The gap is removed from the transmission in the gap remover 78 of FIG. 3, as shown in more detail in FIG. 6. The removal of the gap at the output of the information branch is the inverse procedure of inserting the gap. The message and gap from the message branch of the receiver enters the ampli-tier 126 which controls the read-in beam intensity of the storage tube 128. The output (read-in) is read onto the full face of the storage tube, for example eight inches. A sawtooth or triangular beam is phased to place the gap at one edge of the storage tube. This is performed by 4means of the pilot frequency generator 130 which sends a signal to the phaser 132 which reveics a signal from the pilot branch of the receiver and sends the signal to the triangle wave generator and hence to the horizontal deilection circuit of the storage tube. The pulse sequence is read-out by a synchronous beam with a shorter excursion of say only seven and one-half inches, thus, omitting the gap and restoring an unbroken series of mark or space pulses. This is accomplished through the variable resistor network 1'36 to the read-out horizontal deection plates. The read-out beam intensity then flows through the amplifier 1318 and the message as originally transmitted.

Although the invention has been described with reference to a particular embodiment, it Will be understood to those skilled in the art that the invention is capable of a variety of alternative embodiments Within the spirit and scope of the appended claim.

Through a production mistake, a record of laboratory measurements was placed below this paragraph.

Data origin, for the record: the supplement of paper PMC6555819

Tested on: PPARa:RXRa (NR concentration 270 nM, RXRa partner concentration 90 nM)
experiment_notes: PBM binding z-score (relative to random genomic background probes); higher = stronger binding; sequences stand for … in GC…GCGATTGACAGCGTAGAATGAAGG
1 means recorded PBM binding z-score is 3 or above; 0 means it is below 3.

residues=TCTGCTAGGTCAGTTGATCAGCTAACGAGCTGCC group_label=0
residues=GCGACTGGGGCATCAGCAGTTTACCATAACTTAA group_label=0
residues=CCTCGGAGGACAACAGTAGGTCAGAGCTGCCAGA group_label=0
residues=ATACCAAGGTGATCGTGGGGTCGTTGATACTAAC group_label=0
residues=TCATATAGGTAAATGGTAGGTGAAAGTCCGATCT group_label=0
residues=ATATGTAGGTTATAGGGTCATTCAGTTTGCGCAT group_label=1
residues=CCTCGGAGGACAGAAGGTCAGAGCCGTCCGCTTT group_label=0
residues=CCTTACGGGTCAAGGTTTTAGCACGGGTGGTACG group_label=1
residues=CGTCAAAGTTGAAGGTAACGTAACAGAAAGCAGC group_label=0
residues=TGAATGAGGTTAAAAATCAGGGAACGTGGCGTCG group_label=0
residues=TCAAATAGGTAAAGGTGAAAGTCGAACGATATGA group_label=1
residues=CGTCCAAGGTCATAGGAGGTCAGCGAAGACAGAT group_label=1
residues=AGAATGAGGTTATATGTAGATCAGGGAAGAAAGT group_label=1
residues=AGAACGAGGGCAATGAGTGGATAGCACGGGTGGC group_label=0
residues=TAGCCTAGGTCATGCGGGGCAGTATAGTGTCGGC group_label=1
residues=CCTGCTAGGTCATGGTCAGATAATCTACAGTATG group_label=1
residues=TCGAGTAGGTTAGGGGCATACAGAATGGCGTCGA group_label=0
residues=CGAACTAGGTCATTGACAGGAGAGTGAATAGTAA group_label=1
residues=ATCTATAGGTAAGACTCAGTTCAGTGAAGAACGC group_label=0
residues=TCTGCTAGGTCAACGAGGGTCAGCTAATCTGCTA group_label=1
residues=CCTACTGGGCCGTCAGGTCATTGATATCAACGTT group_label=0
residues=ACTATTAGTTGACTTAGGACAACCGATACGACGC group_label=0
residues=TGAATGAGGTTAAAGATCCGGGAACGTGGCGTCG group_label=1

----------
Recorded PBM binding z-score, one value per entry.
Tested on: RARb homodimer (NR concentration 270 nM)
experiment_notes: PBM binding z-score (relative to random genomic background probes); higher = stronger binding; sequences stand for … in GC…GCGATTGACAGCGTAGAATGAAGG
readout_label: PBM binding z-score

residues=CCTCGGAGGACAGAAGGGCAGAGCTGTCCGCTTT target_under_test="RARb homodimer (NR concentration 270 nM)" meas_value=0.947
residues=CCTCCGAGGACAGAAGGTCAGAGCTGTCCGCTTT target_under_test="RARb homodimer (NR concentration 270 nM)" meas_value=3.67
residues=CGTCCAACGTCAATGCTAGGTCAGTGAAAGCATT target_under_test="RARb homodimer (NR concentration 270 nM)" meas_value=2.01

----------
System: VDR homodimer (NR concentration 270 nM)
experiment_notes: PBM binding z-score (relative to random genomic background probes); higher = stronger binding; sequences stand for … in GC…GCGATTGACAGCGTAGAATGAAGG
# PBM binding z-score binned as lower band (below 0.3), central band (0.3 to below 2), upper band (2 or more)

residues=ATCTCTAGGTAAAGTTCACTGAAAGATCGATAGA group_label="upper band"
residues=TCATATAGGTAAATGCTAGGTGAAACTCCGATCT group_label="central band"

I claim:

1. A method of increasing the message rate in communication transmissions over multiple paths comprising the steps of: modulating the messages a first time; inserting a gap between successive messages; inserting a pilot pulse in said gap; attening the pulse shape of said pilot pulse; modulating said messages a second time; and transmiting said messages; receiving the transmission; modulating the received signals; controlling the gain of the modulated signals; restoring said flattened pilot pulse to its original shape; separating the transmission into a message branch and a pilot branch; said pilot branch establishing a correction factor and said message branch applying the correction factor to the transmission; removing the gap; and sending the message to an output.

References Cited UNITED STATES PATENTS 2,757,239 7/1956 Patton 333-15 2,964,589 12/ 1960 Walker. 3,283,063 11/1966 Kawashima S25-65 FOREIGN PATENTS 109,000 ll/ 1938 Australia.

ROBERT L. GRIFFIN, Primary Examiner A. I. MAYER, Assistant Examiner

Patent Citations
Cited PatentFiling datePublication dateApplicantTitle
US2757239 *Jul 20, 1951Jul 31, 1956Lenkurt Electric Co IncCarrier frequency control system
US2964589 *Mar 10, 1958Dec 13, 1960Philco CorpApparatus for controlling signal transfer in a color television system
US3283063 *Apr 10, 1963Nov 1, 1966Fujitsu LtdAutomatic equalizer system
AU109000B * Title not available
Referenced by
Citing PatentFiling datePublication dateApplicantTitle
US4245345 *Sep 14, 1979Jan 13, 1981Bell Telephone Laboratories, IncorporatedTiming acquisition in voiceband data sets
US4495619 *Feb 13, 1984Jan 22, 1985At&T Bell LaboratoriesTransmitter and receivers using resource sharing and coding for increased capacity
US4748639 *Apr 25, 1985May 31, 1988American Telephone And Telegraph Company, At&T Bell LaboratoriesMethod for processing data bit signals
EP0642243A1 *Sep 4, 1993Mar 8, 1995Roke Manor Research LimitedRake receiver for CDMA system
WO1981000798A1 *Aug 25, 1980Mar 19, 1981Western Electric CoTiming acquisition in voiceband data sets
Classifications
U.S. Classification375/363, 375/285
International ClassificationH04B7/005
Cooperative ClassificationH04B7/005
European ClassificationH04B7/005